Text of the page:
Nick perceives himself as the honest man.  He is suspicious of Gatsby because he does not trust Gatsby’s perceived life story as gossiped about throughout Gatsby’s extravagant parties.  Nick knows enough of Daisy and Tom to believe in their stories and perceives them as trustworthy as persons, though he thoroughly distrusts their choices and perceptions of society. Tom has acquired wealth and Daisy but that is not enough for him so he acquires lovers and seeks more power through them.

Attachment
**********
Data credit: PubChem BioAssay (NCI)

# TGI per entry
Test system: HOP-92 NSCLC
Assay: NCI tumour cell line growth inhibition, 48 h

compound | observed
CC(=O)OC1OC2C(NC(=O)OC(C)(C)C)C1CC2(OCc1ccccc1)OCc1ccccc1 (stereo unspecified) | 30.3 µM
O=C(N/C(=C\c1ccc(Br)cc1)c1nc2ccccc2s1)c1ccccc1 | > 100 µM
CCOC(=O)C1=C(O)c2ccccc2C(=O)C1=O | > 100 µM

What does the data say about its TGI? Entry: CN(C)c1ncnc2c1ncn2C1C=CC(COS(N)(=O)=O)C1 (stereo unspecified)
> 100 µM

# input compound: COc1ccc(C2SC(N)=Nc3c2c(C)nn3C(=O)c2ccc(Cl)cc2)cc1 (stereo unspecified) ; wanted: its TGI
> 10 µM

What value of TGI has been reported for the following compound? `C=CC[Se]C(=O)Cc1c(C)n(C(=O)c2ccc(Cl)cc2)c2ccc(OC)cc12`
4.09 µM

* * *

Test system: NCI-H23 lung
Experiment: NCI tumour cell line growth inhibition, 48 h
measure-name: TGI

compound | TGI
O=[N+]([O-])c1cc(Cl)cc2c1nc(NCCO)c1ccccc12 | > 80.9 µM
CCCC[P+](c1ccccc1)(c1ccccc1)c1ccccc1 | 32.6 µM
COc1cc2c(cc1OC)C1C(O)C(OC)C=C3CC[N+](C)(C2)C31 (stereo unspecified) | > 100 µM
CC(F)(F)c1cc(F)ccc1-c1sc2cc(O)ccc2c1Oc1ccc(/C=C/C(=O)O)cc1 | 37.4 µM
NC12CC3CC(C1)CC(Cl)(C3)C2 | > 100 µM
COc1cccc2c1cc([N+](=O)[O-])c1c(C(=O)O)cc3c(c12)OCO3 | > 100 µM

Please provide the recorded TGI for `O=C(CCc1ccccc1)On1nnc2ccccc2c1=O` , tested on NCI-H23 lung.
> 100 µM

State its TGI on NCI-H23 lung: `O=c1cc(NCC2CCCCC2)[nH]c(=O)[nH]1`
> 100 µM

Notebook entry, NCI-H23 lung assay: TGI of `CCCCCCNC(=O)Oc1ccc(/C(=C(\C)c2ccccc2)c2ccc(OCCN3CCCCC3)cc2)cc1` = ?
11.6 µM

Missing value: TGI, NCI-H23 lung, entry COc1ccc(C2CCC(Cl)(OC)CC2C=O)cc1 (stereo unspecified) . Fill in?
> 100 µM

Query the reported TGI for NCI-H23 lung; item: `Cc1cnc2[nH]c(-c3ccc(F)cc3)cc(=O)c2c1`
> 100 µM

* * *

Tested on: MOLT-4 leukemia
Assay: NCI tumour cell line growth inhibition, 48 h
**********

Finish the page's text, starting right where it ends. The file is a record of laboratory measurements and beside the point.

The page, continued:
Romney, like Tom, has acquired wealth, mostly through being well positioned and connected and then following through on the manipulation of perceived value in gutting companies for profit and then shuffling his profit out of country in the most ludicrous example of the paranoid value the rich place on the perceived value of numbers on paper and how many car elevators for how many houses those abstract ledger accounts can acquire. And like Tom, Romney is not content to have a beautiful family and wealth beyond the ability to spend.  He seeks power and that curse of so many perceived-to-be great men, the accolades of the public (that very public comprised of the masses of the despairing great unwashed neither Tom nor Romney would deign to mingle with, though Tom, granted, mingled with its women). Romney has much respect within his cult, his business world and his political community.  But that is not enough.  He cannot be contented, so perceives contentment might be attained, by acquiring the office of the Presidency.  To be the most powerful of men in the modern world will bring him his final contentment (which of course it will not).  He has no interest in governing: that would require revaluing the public in some egalitarian way that he clearly cares not a whit for.  His power would be wielded to acquire more wealth for himself, his cult and his cronies.  And the electorate would suffer the disdain of concomitant misery of an imperious ruler who would take away bread and expect the masses to eat cake, all without the support of government. His delusion for America would bring years of crippling disasters to the middle and lower classes of America in ways the Bush administration only began to exploit.  The American public would end as Myrtle, fleeing the real and perceived despair of the working class only to be run over by the expensive vehicle of the upper class who are pursuing their delusion of happiness on a road strewn with victims.